Denise: To be honest, it was never what I thought I’d be doing.  When I first started at the shelter in 1999, I did a little bit of everything around the office and at the front desk.  After doing that for about a year, I ended up becoming a Humane Officer and I’ve never looked back since.  It’s a been a wonderful job.

 

Gregg: What all is involved in being a Humane Officer?

Denise: It can be intense at times.  There are a number of prosecutions and resulting court appearances that must be made.  There are investigations, roughly 400 to 450 a year, that lead up to those prosecutions and a lot of reporting to document all of these situations.  Another facet of the job is seizing animals, most commonly dogs in unfavorable living conditions/situations.

 

Gregg: Cats too?

Denise:  Cats not so much, but we do seize a few cats from time to time.  The vast majority of the cases are definitely dogs and even the occasional farm animal like horses and pigs.  Since we can’t bring horses to the shelter, we have special foster homes set up for them.  One of the most important aspects of the Humane Officer position, however, is educating people.  It is very important to inform the public on how to properly care for their pets and what to look for in reporting bad situations.

 

Gregg: That definitely sounds like it keeps you busy!  Anything else on your résumé?

Denise: Yes actually.  I’ve been involved in the Grafton prison program with the shelter for the past 17 years.  It’s been pretty rewarding and it’s great to see how far that program has come.

 

Thank you for all your effort, Denise!

It sounds like she has a full plate so we’ll let her get back to work.

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Wags to Riches ’17 Quickly Approaching!

Throughout the year, FAPL Director Greg Willey and company do their absolute best to rescue animals in the most unfavorable of situations. Cats hit by cars, dogs abused by cruel owners, these are just a few of the countless scenarios that bring animals to the Friendship Animal Protective League. However, before they spend a few days in a FAPL cage awaiting adoption, they must first pay a visit to a veterinarian to rectify any unfortunate medical conditions.

Volunteer and Facebook guru Sherry with one of our former residents.

The veterinary costs that FAPL incurs are a necessary, but costly part of our business.  Our business is rescuing animals and finding them good homes, and while vets went to went to school to help animals, their services are not free.  Throughout the year, FAPL holds and participates in numerous events to raise funds to keep our building running, to pay our staff and, most significantly, to cover the costs of those vet bills.  In 2016, medical costs of our animals more than doubled what it was in 2015.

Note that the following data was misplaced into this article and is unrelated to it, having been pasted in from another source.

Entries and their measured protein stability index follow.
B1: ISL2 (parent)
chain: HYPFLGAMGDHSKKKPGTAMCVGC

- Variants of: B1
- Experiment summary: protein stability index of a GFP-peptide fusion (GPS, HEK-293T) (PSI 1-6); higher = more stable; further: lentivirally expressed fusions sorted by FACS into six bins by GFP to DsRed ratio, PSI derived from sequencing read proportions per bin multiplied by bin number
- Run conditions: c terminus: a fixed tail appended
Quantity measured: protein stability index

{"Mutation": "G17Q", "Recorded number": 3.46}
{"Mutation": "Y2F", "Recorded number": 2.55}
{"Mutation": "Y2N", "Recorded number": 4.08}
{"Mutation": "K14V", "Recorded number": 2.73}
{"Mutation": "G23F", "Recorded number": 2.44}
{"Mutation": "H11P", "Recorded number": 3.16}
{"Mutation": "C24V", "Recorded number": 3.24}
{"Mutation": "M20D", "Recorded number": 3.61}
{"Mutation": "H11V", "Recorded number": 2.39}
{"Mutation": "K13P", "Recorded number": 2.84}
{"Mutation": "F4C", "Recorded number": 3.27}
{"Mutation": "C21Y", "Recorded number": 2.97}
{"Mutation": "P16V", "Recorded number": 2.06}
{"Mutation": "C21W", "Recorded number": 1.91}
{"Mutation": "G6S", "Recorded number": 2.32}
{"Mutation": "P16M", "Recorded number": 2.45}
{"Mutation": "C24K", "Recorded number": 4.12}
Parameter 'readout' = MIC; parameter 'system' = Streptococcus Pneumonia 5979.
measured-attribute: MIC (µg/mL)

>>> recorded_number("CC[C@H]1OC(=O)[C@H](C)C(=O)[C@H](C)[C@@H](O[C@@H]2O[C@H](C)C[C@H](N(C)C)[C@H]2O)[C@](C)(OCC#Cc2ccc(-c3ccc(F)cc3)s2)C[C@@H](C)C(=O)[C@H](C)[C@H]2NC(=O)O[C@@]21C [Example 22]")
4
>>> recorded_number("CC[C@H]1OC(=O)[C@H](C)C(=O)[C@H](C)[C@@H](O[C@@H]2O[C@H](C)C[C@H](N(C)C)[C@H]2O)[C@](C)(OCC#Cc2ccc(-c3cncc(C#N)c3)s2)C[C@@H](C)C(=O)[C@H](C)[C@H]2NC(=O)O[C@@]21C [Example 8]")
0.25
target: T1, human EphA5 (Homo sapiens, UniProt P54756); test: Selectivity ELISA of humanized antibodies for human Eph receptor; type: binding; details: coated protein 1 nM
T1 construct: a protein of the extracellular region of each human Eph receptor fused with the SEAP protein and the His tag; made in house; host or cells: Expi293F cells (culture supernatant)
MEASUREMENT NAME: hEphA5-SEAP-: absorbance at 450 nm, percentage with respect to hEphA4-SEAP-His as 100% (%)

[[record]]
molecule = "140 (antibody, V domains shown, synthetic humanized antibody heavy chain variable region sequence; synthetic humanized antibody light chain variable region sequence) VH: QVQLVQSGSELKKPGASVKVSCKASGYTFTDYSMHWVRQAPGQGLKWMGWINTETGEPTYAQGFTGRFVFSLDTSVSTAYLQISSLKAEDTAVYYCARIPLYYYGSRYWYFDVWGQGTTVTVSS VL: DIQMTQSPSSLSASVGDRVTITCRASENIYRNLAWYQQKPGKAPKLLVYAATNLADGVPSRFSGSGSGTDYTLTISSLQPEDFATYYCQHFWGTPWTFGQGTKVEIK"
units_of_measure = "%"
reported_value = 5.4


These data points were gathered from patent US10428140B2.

“Doc” Rick and a four-legged friend at the 2016 Wags event.

Despite those fundraising efforts throughout the calendar year, none assist us more than our annual Wags to Riches event.  This year, the fundraising gala will be held on Saturday, February 11th at Tom’s Country Place in Avon, Ohio.  Tickets are $100 and include dinner, open bar, the opportunity to purchase tickets for raffles, casino games and just the general notion of a really good time.  Plus, at the end of the day, it’s all to help the animals.

Try your luck at some games of chance and help benefit animals

Click here for more information on how to purchase your tickets for the 2017 Wags to Riches event!

Prizes galore!

 

 

Hogs n’ Suds – Christmas Style

On December 18, 2016, Lake Erie Harley Davidson of Avon, Ohio held their annual Christmas party to much fanfare.  Customers of the dealership and general Harley fans showed up to enjoy in the celebration that was a good time had by all.  Lake Erie Harley Davidson was also very accommodating to the Friendship APL as they welcomed us with open arms for the event.

Hog Dog guarding the tip jar

As FAPL volunteers Diane, Kevin and Gregg showed up to the festivities, they quickly commandeered the beer table, pouring both Great Lakes Christmas Ale and Labatt Blue to tantalize the holiday-seeking taste buds of Harley aficionados.  As patrons lined up for their brew, the FAPL trio kept things moving while tips were all donated to the shelter.  For most of the beer drinkers on the evening, once they discovered that the tips went to help the animals, they dug a little deeper in the pockets to fill the jar, something which we are all very grateful for.

Holiday thirst? Consider it quenched.

Local blues favorite Colin Dussault was on hand to provide the evening’s entertainment as he and two fellow musicians took the floor.  The mini-band took a detour from their traditional blues flavor, performing a number of classic rock hits that were enjoyed by all in attendance.  Dussault and crew played at a steady pace with little let-up in their talented performance, playing to the very end of the evening’s party.

Colin Dussault acoustic band

Finally, a Christmas party just isn’t complete without a visit from a certain North Pole resident.  In one of his last appearances before his big night, Santa paid a visit to Lake Erie Harley Davidson.  Not only that, but jolly old Saint Nick came in full red and white fashion with his better half, Mrs. Claus, as the two sat for photos with kids and spread holiday cheer.  Horsepower, beer, Santa and helping animals.  I’d say Christmas came early this year!

Santa and Mrs. Claus